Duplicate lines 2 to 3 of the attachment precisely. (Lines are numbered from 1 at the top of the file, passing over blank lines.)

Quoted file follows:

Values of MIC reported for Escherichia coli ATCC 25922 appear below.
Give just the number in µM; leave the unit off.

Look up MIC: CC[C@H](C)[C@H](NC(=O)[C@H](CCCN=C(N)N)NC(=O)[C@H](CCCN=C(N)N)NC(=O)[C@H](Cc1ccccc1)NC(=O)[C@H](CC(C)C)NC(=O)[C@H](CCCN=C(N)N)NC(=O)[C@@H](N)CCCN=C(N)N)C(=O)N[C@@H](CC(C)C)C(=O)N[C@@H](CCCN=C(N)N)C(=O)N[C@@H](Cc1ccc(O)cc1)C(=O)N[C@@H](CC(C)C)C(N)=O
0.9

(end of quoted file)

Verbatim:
Give just the number in µM; leave the unit off.

Look up MIC: CC[C@H](C)[C@H](NC(=O)[C@H](CCCN=C(N)N)NC(=O)[C@H](CCCN=C(N)N)NC(=O)[C@H](Cc1ccccc1)NC(=O)[C@H](CC(C)C)NC(=O)[C@H](CCCN=C(N)N)NC(=O)[C@@H](N)CCCN=C(N)N)C(=O)N[C@@H](CC(C)C)C(=O)N[C@@H](CCCN=C(N)N)C(=O)N[C@@H](Cc1ccc(O)cc1)C(=O)N[C@@H](CC(C)C)C(N)=O